Tamworth’s Libby Magann, Min McDonald and Kelly Moore combined to not only be the first female team to finish in Sunday’s Forster Ultimate Triathlon, but the fastest team overall.
“It was very satisfying,” McDonald said.
“All three of us were pretty stoked with our results.”
Their efforts highlighted a brilliant effort from the 70-strong Tri Freedom team with Daniel Nash, Lauren Ferguson, Jess McDonald and Mia Cottrell-Dormer all placing second in their age categories in the Ultimate (2km swim, 80km cycle, and 20km run) event.
Michael van der Graaf was meanwhile second in his age category in the Olympic distance (1.5km swim, 40km cycle and 10km run) race.
Tamworth dominated the podium in the female teams Ultimate division, with the trio of Bec Mair (swim), Simone Church (bike) and Linnea Philipi (run) placing second behind Magann, McDonald and Moore, and Lisa Pollard (swim), Katrina Ashford (bike) and Nelli Jackson (run) finishing third.
McDonald noted Ashford’s effort. She went over thinking she was in the Olympic distance event but found out the day before she was going to be riding 80km instead of 40. Darren Traill's team also placed second in the men's teams division in the Ultimate.
Beating their Tamworth counterparts by a staggering 33 minutes, the three M’s were 40 seconds faster than the first men’s team.
“I don’t remember that happening in any race I’ve been to,” McDonald said.
Magann led them off and produced a fabulous swim to be one of the first people out of the water.
“It was supposed to be a 2km course but one of the bouys had floated so it ended up being 2.4km. It’s one of the perils of an open water swim,” McDonald said.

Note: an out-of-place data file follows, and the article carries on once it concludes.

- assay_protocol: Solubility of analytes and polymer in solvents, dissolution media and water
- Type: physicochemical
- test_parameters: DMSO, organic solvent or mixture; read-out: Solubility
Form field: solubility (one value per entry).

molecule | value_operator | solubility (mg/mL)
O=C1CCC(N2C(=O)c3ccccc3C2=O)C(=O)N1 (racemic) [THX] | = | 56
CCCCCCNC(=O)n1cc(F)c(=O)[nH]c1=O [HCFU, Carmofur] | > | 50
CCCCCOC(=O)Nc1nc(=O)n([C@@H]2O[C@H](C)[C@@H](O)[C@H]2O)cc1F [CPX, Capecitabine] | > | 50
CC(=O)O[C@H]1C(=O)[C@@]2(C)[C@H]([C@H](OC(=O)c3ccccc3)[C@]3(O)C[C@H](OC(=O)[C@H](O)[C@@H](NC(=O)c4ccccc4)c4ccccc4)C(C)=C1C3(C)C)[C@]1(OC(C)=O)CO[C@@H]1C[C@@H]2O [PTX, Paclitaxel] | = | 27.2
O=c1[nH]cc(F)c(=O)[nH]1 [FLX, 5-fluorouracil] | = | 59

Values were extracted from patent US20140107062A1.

She then took over and kept them out in front of their rivals with a strong bike leg, completing the 80km in just over 2hrs 15mins.
“This was my first time doing a time trial,” she said.
More accustomed to road racing, she is usually in a bunch where there are people to draft off, and was delighted to average 34km/h. Her hope was to do 30km/h.
Moore then completed the 20km run in 1hr 31mins to further extend their lead.
“Her average pace was 4.30 per km, which is the pace most people run 400,” McDonald said joking that she made the comment that Magann and Moore’s efforts were so spectacular all she needed to do was keep her bike “rubber side down”.
She and Magann were able to join Moore for the last 200m and finish together.
“One of the really nice things about it is when you’re in a team they let you join your team-mates as they cross the line,” she said.
The first time the three had competed together as a team they are already making plans to go back next year “possibly to break the record”.
Inspired to fight human trafficking Cottrell-Dormer formed Tri Freedom seven years ago. “There’s something nice about competing for a purpose,” McDonald said, adding that it certainly spurred her on to push through the pain.
“It was hard work. I was out there for around two-and-a-half hours with my heart-rate on 170 the whole time.”
McDonald backed up 20 minutes after Moore finished to run the 5km for a sprint team that, at the last minute, found themselves without a runner.
She said they knew when they crossed the line they were the first female team but didn’t learn until the results were in later in the day that they were the fastest overall.